Forecast? High tides
"[S]cientists have determined that when the Earth warms by only a couple of degrees Fahrenheit, enough polar ice melts over time to raise the global sea level by about 25 to 30 feet," says The New York Times. "Experts say the [greenhouse] emissions that may make a huge increase of sea level inevitable are expected to occur in just the next few decades. They fear that because the world's coasts are so densely settled, the rising oceans will lead to a humanitarian crisis lasting many hundreds of years."
Do electric fans kill?
"Filipino kids can't wear red when it's stormy out, since that would attract lightning," writes Ken Jennings at Slate.com. He is the author of Because I Said So!, an examination of parental clichés from around the world. "Germans and Austrians live in mortal fear of drafts, which get blamed for everything from pneumonia to blocked arteries, so summertime commuters routinely swelter on [30 C] trains and buses rather than cracking a window through which a cooling – but lethal! – breeze might pass. In South Korea, however, the concern about ventilation is exactly the opposite. Koreans will only use electric fans if a window is cracked, because leaving a fan on in an enclosed room, it's almost universally believed, can be fatal."
Mom pays for armed guards
"A Florida mother concerned about safety has donated more than $11,000 (U.S.) so that armed deputies can patrol the elementary school her child attends, Flagler County Public Schools said Tuesday," reports CNN.com. "Laura Lauria made the decision to donate the money to the school district after the mass shooting in Newtown, Conn., where 20 young students were gunned down, said Principal Nancy Willis of Old Kings Elementary School. Lauria did not want to be interviewed, Willis said. … The money will help pay for a 'rotation of deputies' to patrol the perimeter and hallways of the elementary school through the end of the school year." The district, which has 10 schools, already employs armed guards at its middle schools and high schools, according to Superintendent Janet Valentine.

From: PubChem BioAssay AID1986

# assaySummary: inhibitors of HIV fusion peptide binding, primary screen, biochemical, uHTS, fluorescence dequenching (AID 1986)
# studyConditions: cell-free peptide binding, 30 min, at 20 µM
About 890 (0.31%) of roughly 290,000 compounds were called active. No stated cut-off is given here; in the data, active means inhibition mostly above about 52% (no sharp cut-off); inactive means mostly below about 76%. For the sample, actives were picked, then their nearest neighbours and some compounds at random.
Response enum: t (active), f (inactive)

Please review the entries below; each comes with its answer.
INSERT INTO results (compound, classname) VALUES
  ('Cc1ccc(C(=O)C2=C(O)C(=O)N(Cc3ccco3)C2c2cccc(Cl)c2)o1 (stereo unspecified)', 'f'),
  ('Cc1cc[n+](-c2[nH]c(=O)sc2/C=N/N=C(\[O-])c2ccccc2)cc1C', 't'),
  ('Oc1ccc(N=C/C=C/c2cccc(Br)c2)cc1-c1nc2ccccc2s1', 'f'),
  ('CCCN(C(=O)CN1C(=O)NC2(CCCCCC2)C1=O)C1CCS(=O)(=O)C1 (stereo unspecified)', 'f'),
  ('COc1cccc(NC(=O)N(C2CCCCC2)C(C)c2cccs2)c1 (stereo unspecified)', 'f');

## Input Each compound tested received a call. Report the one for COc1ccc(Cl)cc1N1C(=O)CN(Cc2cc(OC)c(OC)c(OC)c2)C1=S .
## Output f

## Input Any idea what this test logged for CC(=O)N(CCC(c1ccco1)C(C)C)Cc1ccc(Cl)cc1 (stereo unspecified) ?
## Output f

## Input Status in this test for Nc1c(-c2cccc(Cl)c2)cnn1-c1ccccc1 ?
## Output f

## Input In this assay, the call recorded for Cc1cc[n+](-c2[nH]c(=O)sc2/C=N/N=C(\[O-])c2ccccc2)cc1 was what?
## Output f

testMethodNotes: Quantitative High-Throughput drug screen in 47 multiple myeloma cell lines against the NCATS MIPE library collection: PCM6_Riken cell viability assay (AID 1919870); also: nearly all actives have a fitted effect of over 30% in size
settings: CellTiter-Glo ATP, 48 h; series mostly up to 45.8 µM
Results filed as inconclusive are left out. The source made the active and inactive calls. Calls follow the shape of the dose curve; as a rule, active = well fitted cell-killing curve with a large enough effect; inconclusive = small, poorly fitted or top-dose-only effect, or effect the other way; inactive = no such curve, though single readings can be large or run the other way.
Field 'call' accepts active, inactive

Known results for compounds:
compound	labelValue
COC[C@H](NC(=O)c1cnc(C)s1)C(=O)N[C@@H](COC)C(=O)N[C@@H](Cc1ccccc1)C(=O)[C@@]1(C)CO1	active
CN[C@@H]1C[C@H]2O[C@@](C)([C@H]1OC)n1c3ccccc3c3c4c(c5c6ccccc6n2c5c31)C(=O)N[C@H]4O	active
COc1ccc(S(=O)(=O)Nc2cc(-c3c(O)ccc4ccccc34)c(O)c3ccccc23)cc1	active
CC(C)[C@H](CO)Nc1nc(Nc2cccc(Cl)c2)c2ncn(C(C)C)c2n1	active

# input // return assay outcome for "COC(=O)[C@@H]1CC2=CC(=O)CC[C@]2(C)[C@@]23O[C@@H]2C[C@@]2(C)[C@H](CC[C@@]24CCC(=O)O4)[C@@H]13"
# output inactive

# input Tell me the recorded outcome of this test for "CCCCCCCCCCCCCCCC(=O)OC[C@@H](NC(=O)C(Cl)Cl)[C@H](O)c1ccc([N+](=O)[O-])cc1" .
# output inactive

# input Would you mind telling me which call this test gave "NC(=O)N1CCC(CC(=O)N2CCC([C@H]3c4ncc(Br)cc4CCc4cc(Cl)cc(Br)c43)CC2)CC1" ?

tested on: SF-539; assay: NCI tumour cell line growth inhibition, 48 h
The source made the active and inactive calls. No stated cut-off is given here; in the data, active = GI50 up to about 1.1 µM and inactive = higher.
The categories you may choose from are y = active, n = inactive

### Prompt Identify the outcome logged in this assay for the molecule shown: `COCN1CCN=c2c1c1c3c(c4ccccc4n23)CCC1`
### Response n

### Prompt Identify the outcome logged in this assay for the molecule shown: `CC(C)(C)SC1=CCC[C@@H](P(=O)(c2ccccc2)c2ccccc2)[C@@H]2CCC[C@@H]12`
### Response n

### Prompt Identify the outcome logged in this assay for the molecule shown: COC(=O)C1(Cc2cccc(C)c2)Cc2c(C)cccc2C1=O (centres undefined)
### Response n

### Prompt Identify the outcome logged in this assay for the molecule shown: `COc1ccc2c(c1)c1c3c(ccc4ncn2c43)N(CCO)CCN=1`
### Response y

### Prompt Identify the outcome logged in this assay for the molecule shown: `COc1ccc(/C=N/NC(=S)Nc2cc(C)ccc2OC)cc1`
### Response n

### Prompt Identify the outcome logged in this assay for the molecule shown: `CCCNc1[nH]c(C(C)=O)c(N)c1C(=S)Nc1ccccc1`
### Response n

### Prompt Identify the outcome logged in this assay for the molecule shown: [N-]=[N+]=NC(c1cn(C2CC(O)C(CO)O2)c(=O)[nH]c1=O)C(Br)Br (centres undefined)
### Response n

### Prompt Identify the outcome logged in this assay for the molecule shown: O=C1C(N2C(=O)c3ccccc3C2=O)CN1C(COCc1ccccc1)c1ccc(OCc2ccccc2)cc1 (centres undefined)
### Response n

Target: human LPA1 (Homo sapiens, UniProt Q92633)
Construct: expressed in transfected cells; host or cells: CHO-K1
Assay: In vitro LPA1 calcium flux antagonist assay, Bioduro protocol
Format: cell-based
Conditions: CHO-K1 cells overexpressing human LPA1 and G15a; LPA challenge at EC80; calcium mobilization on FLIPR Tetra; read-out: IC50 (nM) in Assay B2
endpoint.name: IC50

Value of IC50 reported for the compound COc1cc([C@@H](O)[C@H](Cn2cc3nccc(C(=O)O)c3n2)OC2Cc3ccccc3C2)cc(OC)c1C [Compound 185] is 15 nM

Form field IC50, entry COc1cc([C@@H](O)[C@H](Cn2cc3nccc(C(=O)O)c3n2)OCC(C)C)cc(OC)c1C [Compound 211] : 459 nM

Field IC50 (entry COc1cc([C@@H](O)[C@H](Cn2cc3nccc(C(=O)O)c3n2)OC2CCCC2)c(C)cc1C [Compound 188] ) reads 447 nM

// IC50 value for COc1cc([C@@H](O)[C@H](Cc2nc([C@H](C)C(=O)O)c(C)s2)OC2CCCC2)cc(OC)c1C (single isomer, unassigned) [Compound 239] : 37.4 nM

A gang of youths who pelted firefighters with snowballs in Leeds, England, learned a valuable lesson, says Orange Co. U.K. "Footage has emerged online showing the unequal exchange during Britain's latest cold snap. The video shows a firefighter standing on a boat [in the river Aire] about to use a giant hose when a cheeky teenager on a bridge above throws a snowball that hits him on the head. His friends then try to hit the fire crew with more snowballs. But within seconds the victim turns on the pump on his hose and starts shooting water up at the offenders, leaving them drenched. A video, taken by a bystander and posted on YouTube, captures the laughter of the crowd watching as the boys get their comeuppance."
Glasses for anonymity
"A pair of glasses dubbed a 'privacy visor' has been developed to thwart hidden cameras using facial-recognition software," BBC News reports. "The prototype spectacles have been designed by scientists at Tokyo's National Institute of Informatics. The glasses are equipped with a near-infrared light source, which confuses the software without affecting vision. Law enforcers, shops and social networks are increasingly using facial-recognition software. … Heavy make-up or a mask will also work, as will tilting your head at a 15-degree angle, which fools the software into thinking you do not have a face, according to an online guide produced by the hacktivist group Anonymous."
Thought du jour
"Know thyself! A maxim as pernicious as it is ugly. Whoever observes himself arrests his own development. A caterpillar who wanted to know itself well would never become a butterfly."
André Gide, French author and Nobel laureate (1869-1951)